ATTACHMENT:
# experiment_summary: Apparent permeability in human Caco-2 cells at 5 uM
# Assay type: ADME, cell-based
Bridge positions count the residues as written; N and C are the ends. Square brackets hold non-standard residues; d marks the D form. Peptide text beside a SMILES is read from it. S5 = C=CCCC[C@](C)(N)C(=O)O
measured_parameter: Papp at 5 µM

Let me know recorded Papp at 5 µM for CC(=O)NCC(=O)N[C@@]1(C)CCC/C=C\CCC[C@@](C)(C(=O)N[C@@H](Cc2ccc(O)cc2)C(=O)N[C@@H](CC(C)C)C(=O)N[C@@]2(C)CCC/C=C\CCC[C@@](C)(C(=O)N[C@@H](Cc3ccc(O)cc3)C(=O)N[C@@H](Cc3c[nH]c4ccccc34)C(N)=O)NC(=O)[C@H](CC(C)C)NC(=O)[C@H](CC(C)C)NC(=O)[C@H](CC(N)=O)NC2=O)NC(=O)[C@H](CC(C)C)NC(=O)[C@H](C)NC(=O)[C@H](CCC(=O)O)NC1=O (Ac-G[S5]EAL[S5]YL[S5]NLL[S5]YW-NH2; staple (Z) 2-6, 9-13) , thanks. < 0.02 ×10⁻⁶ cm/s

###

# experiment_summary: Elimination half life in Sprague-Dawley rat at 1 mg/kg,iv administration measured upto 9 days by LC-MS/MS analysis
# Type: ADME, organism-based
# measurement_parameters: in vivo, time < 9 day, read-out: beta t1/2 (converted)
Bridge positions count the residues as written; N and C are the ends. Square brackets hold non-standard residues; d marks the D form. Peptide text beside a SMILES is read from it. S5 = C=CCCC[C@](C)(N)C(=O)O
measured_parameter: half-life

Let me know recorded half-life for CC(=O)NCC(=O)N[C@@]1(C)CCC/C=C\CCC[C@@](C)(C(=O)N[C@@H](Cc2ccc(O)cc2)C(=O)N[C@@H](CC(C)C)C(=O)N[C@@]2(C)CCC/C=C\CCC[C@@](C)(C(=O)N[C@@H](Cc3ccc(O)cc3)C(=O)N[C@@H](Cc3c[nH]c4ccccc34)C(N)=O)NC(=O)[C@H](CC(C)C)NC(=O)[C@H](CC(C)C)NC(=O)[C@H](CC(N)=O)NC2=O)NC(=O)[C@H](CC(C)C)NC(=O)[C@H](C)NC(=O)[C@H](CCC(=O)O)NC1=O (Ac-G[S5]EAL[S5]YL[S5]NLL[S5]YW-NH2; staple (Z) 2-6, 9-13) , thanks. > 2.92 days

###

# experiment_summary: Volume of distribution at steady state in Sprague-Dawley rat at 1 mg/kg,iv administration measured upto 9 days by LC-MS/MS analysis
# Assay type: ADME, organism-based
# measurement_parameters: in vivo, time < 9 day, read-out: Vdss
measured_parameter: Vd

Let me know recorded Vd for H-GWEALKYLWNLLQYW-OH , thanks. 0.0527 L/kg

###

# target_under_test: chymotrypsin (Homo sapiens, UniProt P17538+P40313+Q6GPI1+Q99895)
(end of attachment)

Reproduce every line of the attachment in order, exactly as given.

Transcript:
# experiment_summary: Apparent permeability in human Caco-2 cells at 5 uM
# Assay type: ADME, cell-based
Bridge positions count the residues as written; N and C are the ends. Square brackets hold non-standard residues; d marks the D form. Peptide text beside a SMILES is read from it. S5 = C=CCCC[C@](C)(N)C(=O)O
measured_parameter: Papp at 5 µM

Let me know recorded Papp at 5 µM for CC(=O)NCC(=O)N[C@@]1(C)CCC/C=C\CCC[C@@](C)(C(=O)N[C@@H](Cc2ccc(O)cc2)C(=O)N[C@@H](CC(C)C)C(=O)N[C@@]2(C)CCC/C=C\CCC[C@@](C)(C(=O)N[C@@H](Cc3ccc(O)cc3)C(=O)N[C@@H](Cc3c[nH]c4ccccc34)C(N)=O)NC(=O)[C@H](CC(C)C)NC(=O)[C@H](CC(C)C)NC(=O)[C@H](CC(N)=O)NC2=O)NC(=O)[C@H](CC(C)C)NC(=O)[C@H](C)NC(=O)[C@H](CCC(=O)O)NC1=O (Ac-G[S5]EAL[S5]YL[S5]NLL[S5]YW-NH2; staple (Z) 2-6, 9-13) , thanks. < 0.02 ×10⁻⁶ cm/s

###

# experiment_summary: Elimination half life in Sprague-Dawley rat at 1 mg/kg,iv administration measured upto 9 days by LC-MS/MS analysis
# Type: ADME, organism-based
# measurement_parameters: in vivo, time < 9 day, read-out: beta t1/2 (converted)
Bridge positions count the residues as written; N and C are the ends. Square brackets hold non-standard residues; d marks the D form. Peptide text beside a SMILES is read from it. S5 = C=CCCC[C@](C)(N)C(=O)O
measured_parameter: half-life

Let me know recorded half-life for CC(=O)NCC(=O)N[C@@]1(C)CCC/C=C\CCC[C@@](C)(C(=O)N[C@@H](Cc2ccc(O)cc2)C(=O)N[C@@H](CC(C)C)C(=O)N[C@@]2(C)CCC/C=C\CCC[C@@](C)(C(=O)N[C@@H](Cc3ccc(O)cc3)C(=O)N[C@@H](Cc3c[nH]c4ccccc34)C(N)=O)NC(=O)[C@H](CC(C)C)NC(=O)[C@H](CC(C)C)NC(=O)[C@H](CC(N)=O)NC2=O)NC(=O)[C@H](CC(C)C)NC(=O)[C@H](C)NC(=O)[C@H](CCC(=O)O)NC1=O (Ac-G[S5]EAL[S5]YL[S5]NLL[S5]YW-NH2; staple (Z) 2-6, 9-13) , thanks. > 2.92 days

###

# experiment_summary: Volume of distribution at steady state in Sprague-Dawley rat at 1 mg/kg,iv administration measured upto 9 days by LC-MS/MS analysis
# Assay type: ADME, organism-based
# measurement_parameters: in vivo, time < 9 day, read-out: Vdss
measured_parameter: Vd

Let me know recorded Vd for H-GWEALKYLWNLLQYW-OH , thanks. 0.0527 L/kg

###

# target_under_test: chymotrypsin (Homo sapiens, UniProt P17538+P40313+Q6GPI1+Q99895)